Saturday, March 31, 2007

Saying good night to Bangkok’s night bazaar


Tonight may be the last night for a Bangkok institution that ranks among the Thai capital’s top five tourist attractions.

ON TUESDAY night, a dozen expatriates gathered at a beer garden in Suan Lum Night Bazaar to mourn the uncertain death of a Bangkok institution.

The tears were for fear the popular Suan Lum Night Bazaar located in the heart of the Thai capital would be bulldozed to make way for a high-rise commercial complex consisting of a shopping mall, offices and hotel.

According to the organiser of the gathering, Nima Chandler, a 30-something American who manages the well-known Nancy Chandler’s Map of Bangkok, the lively bazaar is one of Bangkok’s top five tourist attractions.

“There is something here for everybody – Thais, tourists and expatriates – and you can get things that you can’t find anywhere else,” said Chandler.

What you can find in the bazaar are about 3,700 booth vendors hawking products such as wallets, Thai designer clothes, fake Liverpool jerseys, pirated DVDs and papier-mache heads of former Thai prime minister Thaksin Shinawatra, and offering services like fortune telling and massage.

There’s also the Joe Louis Traditional Thai Puppet Theatre, La Roue De Paris (French Ferris Wheel) and a beer garden with nightly concerts or sports screenings.

“This is the only proper night market in Bangkok,” declared 55-year-old Charlie Mallanoo, who owns three booths selling Thai souvenirs.

“The other night markets are not convenient.”

Nearby there’s the Patpong night market. But as Mallanoo said: “If your wife needs to go to the toilet, she would have to use the one in the naked bar (go-go bar).”

Chatuchak Weekend Market, Bangkok’s other famous market, the vendor noted, is also inconvenient as it is too far, too crowded and too confusing. And it's open only on weekends.

That night, strolling through the labyrinth of booths and alleys, there was no indication that the animated night bazaar was breathing its last.

However, at the bazaar’s entrance, a notice states: “The Crown Property Bureau has scheduled the area to be closed for redevelopment. Any person who resides and makes use of this property is required to move your belongings and vacate by March 31, 2007, otherwise legal action will be taken.”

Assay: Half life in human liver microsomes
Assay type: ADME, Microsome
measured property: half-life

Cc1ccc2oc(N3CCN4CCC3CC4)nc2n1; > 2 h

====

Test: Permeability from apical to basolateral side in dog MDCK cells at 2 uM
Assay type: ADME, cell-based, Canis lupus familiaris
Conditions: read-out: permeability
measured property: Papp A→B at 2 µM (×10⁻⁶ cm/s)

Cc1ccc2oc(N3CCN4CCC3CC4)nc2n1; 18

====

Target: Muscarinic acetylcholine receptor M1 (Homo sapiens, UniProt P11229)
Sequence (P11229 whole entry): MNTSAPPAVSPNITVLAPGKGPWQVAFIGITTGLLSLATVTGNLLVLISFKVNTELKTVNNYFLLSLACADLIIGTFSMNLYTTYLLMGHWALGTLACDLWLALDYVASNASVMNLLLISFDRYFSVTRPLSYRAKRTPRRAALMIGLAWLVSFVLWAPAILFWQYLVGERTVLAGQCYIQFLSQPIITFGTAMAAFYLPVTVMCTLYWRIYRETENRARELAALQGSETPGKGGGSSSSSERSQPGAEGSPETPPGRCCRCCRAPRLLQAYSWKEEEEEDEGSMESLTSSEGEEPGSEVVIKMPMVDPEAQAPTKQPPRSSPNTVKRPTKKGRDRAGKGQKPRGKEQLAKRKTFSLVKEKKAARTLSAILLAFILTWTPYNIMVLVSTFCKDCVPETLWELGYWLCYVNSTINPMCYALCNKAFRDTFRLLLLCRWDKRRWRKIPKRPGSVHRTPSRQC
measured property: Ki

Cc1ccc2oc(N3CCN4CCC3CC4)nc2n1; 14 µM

But most of the vendors are confident the bazaar will remain open for two to three more years.

“Nobody knows what is going to happen to Suan Lum,” said Chandler.

Though Mallanoo echoes Chandler’s observation, he’s certain the night bazaar, which sits on the largest plot of land in Bangkok’s central business district, will remain in business until the courts hear out all the suits surrounding its fate.

The parties involved in the tussle for the bazaar are the owner of the 20.3ha land, Crown Property Bureau, which manages Thailand’s royal family’s assets; Central Pattana, which operates Thailand’s largest shopping mall, Central World Tower; and P Con Development, which opened the night bazaar in 2000 after obtaining a short-term lease to develop 6.4ha of the land.

“We will remain here. I don’t think the King’s property bureau will do any harm to the people here,” said Mallanoo.

Central Pattana, which was awarded a 30-year lease to develop the land, thinks otherwise.

“We are quite confident of developing a landmark to promote the good image of Bangkok,” Nattakit Tangpoonsinthanee, Central Pattana executive vice-president for marketing, told the media last month.

What happens when Central Pattana goes ahead to builds what most people believe will be Thailand’s tallest skyscraper?

“The 3,700 (bazaar booth) owners will get together, and we are going to do something,” said Mallanoo.

If indeed tonight is Suan Lum Night Bazaar’s last night, Chandler hopes her Tuesday gathering is not its final farewell party.

“It is so sad that a place like this that draws people might not have an official goodbye,” she said.

(Published in The Star on April 31, 2007)